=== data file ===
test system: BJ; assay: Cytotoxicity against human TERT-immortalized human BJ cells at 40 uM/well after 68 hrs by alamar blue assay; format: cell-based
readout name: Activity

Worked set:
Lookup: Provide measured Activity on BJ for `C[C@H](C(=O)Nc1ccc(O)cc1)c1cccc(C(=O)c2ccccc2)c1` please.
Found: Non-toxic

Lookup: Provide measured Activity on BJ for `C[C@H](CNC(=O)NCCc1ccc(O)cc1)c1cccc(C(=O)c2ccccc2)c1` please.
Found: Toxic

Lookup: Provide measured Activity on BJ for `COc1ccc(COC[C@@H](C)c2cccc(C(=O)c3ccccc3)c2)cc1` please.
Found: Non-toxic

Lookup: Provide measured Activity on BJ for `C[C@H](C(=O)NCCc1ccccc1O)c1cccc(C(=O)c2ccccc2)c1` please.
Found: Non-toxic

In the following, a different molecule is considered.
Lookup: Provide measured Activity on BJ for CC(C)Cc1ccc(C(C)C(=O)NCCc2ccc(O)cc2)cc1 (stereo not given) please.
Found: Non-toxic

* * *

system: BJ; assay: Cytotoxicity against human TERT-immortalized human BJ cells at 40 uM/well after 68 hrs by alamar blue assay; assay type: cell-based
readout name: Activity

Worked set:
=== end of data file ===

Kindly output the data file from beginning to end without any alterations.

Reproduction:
test system: BJ; assay: Cytotoxicity against human TERT-immortalized human BJ cells at 40 uM/well after 68 hrs by alamar blue assay; format: cell-based
readout name: Activity

Worked set:
Lookup: Provide measured Activity on BJ for `C[C@H](C(=O)Nc1ccc(O)cc1)c1cccc(C(=O)c2ccccc2)c1` please.
Found: Non-toxic

Lookup: Provide measured Activity on BJ for `C[C@H](CNC(=O)NCCc1ccc(O)cc1)c1cccc(C(=O)c2ccccc2)c1` please.
Found: Toxic

Lookup: Provide measured Activity on BJ for `COc1ccc(COC[C@@H](C)c2cccc(C(=O)c3ccccc3)c2)cc1` please.
Found: Non-toxic

Lookup: Provide measured Activity on BJ for `C[C@H](C(=O)NCCc1ccccc1O)c1cccc(C(=O)c2ccccc2)c1` please.
Found: Non-toxic

In the following, a different molecule is considered.
Lookup: Provide measured Activity on BJ for CC(C)Cc1ccc(C(C)C(=O)NCCc2ccc(O)cc2)cc1 (stereo not given) please.
Found: Non-toxic

* * *

system: BJ; assay: Cytotoxicity against human TERT-immortalized human BJ cells at 40 uM/well after 68 hrs by alamar blue assay; assay type: cell-based
readout name: Activity

Worked set: